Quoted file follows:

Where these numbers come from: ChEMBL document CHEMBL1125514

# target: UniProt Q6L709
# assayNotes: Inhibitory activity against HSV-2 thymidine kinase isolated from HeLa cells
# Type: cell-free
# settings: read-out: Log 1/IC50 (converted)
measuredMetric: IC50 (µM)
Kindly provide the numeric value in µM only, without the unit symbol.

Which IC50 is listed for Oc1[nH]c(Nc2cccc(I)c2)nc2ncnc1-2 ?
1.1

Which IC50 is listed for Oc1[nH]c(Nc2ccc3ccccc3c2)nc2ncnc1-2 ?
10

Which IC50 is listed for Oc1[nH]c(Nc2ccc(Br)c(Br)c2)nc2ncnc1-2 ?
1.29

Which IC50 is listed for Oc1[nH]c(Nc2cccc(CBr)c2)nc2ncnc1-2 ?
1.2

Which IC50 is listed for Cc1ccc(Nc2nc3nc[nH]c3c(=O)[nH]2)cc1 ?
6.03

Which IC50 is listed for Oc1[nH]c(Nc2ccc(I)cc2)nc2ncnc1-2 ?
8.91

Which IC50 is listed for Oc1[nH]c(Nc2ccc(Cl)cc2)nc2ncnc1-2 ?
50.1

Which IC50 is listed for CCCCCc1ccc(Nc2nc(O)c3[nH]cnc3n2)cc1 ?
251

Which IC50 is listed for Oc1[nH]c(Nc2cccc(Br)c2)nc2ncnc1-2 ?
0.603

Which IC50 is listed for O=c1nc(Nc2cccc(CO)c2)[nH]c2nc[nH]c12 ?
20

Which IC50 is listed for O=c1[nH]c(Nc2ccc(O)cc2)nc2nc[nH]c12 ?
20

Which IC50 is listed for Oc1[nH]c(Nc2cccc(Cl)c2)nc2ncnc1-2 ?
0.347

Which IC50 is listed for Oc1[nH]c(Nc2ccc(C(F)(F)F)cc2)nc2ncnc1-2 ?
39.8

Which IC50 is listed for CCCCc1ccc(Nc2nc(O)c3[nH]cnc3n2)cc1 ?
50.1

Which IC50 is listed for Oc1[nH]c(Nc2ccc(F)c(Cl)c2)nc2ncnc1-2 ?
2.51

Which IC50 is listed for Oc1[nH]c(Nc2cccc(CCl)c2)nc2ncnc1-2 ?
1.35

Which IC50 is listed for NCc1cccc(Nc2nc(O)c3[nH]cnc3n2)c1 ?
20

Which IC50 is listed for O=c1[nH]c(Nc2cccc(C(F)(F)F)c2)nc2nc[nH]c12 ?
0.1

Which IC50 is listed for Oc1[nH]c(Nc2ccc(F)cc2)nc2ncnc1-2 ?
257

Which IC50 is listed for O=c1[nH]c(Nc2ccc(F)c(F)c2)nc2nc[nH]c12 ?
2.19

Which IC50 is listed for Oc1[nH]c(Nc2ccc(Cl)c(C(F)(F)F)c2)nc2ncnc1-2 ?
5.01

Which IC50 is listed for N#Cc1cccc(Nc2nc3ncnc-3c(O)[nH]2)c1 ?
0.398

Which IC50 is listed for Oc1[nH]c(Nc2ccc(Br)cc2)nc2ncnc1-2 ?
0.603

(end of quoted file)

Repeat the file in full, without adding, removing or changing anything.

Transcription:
Where these numbers come from: ChEMBL document CHEMBL1125514

# target: UniProt Q6L709
# assayNotes: Inhibitory activity against HSV-2 thymidine kinase isolated from HeLa cells
# Type: cell-free
# settings: read-out: Log 1/IC50 (converted)
measuredMetric: IC50 (µM)
Kindly provide the numeric value in µM only, without the unit symbol.

Which IC50 is listed for Oc1[nH]c(Nc2cccc(I)c2)nc2ncnc1-2 ?
1.1

Which IC50 is listed for Oc1[nH]c(Nc2ccc3ccccc3c2)nc2ncnc1-2 ?
10

Which IC50 is listed for Oc1[nH]c(Nc2ccc(Br)c(Br)c2)nc2ncnc1-2 ?
1.29

Which IC50 is listed for Oc1[nH]c(Nc2cccc(CBr)c2)nc2ncnc1-2 ?
1.2

Which IC50 is listed for Cc1ccc(Nc2nc3nc[nH]c3c(=O)[nH]2)cc1 ?
6.03

Which IC50 is listed for Oc1[nH]c(Nc2ccc(I)cc2)nc2ncnc1-2 ?
8.91

Which IC50 is listed for Oc1[nH]c(Nc2ccc(Cl)cc2)nc2ncnc1-2 ?
50.1

Which IC50 is listed for CCCCCc1ccc(Nc2nc(O)c3[nH]cnc3n2)cc1 ?
251

Which IC50 is listed for Oc1[nH]c(Nc2cccc(Br)c2)nc2ncnc1-2 ?
0.603

Which IC50 is listed for O=c1nc(Nc2cccc(CO)c2)[nH]c2nc[nH]c12 ?
20

Which IC50 is listed for O=c1[nH]c(Nc2ccc(O)cc2)nc2nc[nH]c12 ?
20

Which IC50 is listed for Oc1[nH]c(Nc2cccc(Cl)c2)nc2ncnc1-2 ?
0.347

Which IC50 is listed for Oc1[nH]c(Nc2ccc(C(F)(F)F)cc2)nc2ncnc1-2 ?
39.8

Which IC50 is listed for CCCCc1ccc(Nc2nc(O)c3[nH]cnc3n2)cc1 ?
50.1

Which IC50 is listed for Oc1[nH]c(Nc2ccc(F)c(Cl)c2)nc2ncnc1-2 ?
2.51

Which IC50 is listed for Oc1[nH]c(Nc2cccc(CCl)c2)nc2ncnc1-2 ?
1.35

Which IC50 is listed for NCc1cccc(Nc2nc(O)c3[nH]cnc3n2)c1 ?
20

Which IC50 is listed for O=c1[nH]c(Nc2cccc(C(F)(F)F)c2)nc2nc[nH]c12 ?
0.1

Which IC50 is listed for Oc1[nH]c(Nc2ccc(F)cc2)nc2ncnc1-2 ?
257

Which IC50 is listed for O=c1[nH]c(Nc2ccc(F)c(F)c2)nc2nc[nH]c12 ?
2.19

Which IC50 is listed for Oc1[nH]c(Nc2ccc(Cl)c(C(F)(F)F)c2)nc2ncnc1-2 ?
5.01

Which IC50 is listed for N#Cc1cccc(Nc2nc3ncnc-3c(O)[nH]2)c1 ?
0.398

Which IC50 is listed for Oc1[nH]c(Nc2ccc(Br)cc2)nc2ncnc1-2 ?
0.603